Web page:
GERMAN car maker Audi has revealed a new addition to its growing range of pure-electric e-tron models: an electric micro-scooter.
Whereas the firm’s first pure-electric car, the e-tron SUV, and myriad future electric models can seat multiple passenger in comfort and be driven for long distances between charges, the Audi e-tron Scooter has been designed with far less ambitious journeys in mind.
According to the company, the e-scooter’s battery pack is good for a range of around 12 miles — helping make the e-tron Scooter ideal for “last mile” journeys in towns and cities, for example between an off-site work car park or train station and the office.
Though it’s been designed as an urban-focused mode of transport, the e-tron Scooter has a decent turn of pace and can reach speeds of up to 12mph. Audi says it’s good fun to ride, too, with the company likening the experience of using the e-tron Scooter to riding waves on a surfboard.
While the e-tron Scooter is a compact piece of kit, Audi has fitted a decent amount of equipment to its micro-mobility machine including a regenerative braking system, which helps extend the range by topping up the battery with energy harvested under braking, and Bluetooth functionality that lets users make “individual adjustments to the ride characteristics”. The Bluetooth system also doubles as an anti-theft protection feature.
Perhaps the most interesting feature on the e-tron Scooter, however, is its handlebar. Despite having a motorcycle-style twist grip that controls the throttle and braking, the handlebar is designed so that it can be operated with only one hand, allowing riders to use the other hand for duties such as making turn signals, Audi says.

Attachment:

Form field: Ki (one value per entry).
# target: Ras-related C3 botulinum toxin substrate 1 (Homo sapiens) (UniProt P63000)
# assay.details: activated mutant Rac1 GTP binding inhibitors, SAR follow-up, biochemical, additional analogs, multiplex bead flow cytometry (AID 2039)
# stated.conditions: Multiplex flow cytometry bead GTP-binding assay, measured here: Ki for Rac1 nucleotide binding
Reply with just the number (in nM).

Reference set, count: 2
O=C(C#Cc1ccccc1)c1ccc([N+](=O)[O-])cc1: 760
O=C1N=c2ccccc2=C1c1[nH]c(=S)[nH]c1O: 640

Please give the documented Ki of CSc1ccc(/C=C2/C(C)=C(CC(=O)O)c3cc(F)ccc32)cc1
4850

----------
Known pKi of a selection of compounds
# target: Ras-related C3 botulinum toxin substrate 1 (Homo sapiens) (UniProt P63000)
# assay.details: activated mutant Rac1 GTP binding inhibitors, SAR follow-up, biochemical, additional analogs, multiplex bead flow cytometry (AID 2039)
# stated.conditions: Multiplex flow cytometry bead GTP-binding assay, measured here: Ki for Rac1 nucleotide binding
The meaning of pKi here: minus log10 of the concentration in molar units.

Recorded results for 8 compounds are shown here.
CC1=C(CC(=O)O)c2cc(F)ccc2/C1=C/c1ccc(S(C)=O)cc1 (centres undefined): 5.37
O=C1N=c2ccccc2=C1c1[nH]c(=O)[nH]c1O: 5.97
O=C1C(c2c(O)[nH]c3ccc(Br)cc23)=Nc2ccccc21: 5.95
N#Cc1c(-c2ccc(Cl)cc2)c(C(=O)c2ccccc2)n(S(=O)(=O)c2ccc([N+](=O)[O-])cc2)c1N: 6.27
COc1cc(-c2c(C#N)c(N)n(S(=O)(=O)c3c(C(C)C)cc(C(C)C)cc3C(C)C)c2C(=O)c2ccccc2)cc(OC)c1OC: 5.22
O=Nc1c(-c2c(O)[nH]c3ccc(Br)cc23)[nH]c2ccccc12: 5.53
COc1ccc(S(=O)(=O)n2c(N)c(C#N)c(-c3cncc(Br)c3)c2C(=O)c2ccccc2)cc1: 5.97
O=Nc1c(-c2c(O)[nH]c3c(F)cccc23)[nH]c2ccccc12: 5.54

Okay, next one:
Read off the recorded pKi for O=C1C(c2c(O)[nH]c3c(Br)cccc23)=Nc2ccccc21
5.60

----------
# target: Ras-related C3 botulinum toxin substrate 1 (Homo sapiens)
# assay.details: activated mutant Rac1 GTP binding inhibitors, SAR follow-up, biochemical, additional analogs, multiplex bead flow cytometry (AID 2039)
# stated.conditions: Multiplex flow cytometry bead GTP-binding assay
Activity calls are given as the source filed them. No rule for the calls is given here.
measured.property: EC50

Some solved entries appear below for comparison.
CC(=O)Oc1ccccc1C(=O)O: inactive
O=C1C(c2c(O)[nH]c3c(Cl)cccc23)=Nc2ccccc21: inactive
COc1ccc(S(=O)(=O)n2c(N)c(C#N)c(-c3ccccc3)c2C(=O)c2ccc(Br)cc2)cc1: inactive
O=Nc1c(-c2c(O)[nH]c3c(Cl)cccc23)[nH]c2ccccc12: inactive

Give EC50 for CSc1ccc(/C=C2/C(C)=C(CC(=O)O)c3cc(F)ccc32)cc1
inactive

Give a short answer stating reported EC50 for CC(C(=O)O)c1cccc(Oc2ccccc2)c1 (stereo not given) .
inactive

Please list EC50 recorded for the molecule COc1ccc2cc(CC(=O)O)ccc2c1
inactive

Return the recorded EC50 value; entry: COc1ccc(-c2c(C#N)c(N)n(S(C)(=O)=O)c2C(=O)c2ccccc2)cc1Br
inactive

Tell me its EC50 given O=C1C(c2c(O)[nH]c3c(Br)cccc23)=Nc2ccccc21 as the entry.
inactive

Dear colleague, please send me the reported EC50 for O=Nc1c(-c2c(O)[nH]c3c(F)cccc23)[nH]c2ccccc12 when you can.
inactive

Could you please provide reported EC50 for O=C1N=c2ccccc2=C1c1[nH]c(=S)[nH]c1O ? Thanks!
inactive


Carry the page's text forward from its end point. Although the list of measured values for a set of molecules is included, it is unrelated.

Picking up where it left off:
While growing numbers of e-scooters have been sold in the UK, it is currently illegal to ride an e-scooter on public roads or pavements
For the less dexterous rider there is also a foot brake, though Audi says this has mainly been designed with emergency stops in mind.
Should you find the idea of an electric Audi scooter appealing, you’ll need to wait a while before you can buy one of your own, as the e-tron Scooter won’t go on sale until “the end of 2020”.
It won’t be a cheap purchase either, as the e-tron Scooter will be sold standalone for €2,000 (around £1,800 at current exchange rates).
Audi is investigating other ways to find more homes for its e-Scooter, such as offering it as an optional extra for anyone who buys an e-tron Audi road car.
While growing numbers of e-scooters have been sold in the UK, it is currently illegal to ride an e-scooter on roads or pavements, so it remains to be seen whether Brits will be able to use their Audi e-tron Scooters in public when it goes on sale next year. At the time of writing, if you buy an e-scooter or a similar device in Britain, the only place you can use it is on private property.
This is in contrast to countries like Germany, where the laws allow e-scooters and Segways on the road and visitors to Berlin can take a tour of the city by Segway.
There are signs that the UK law may be brought into line with that of Germany. In March 2019, the Department for Transport published future mobility strategy guidelines that suggested how devices like e-scooters and electrically-powered skateboards could “open up new avenues for urban mobility“, and even contribute to bringing down vehicle emissions as part of the government’s Road to Zero strategy.
There is likely to be resistance from many drivers and safety organisations, however, especially following the first fatal collision involving an e-scooter in Britain. Emily Hartridge, a TV presenter and YouTube star, died in July after her e-scooter collided with a lorry at a roundabout in Battersea, south-west London.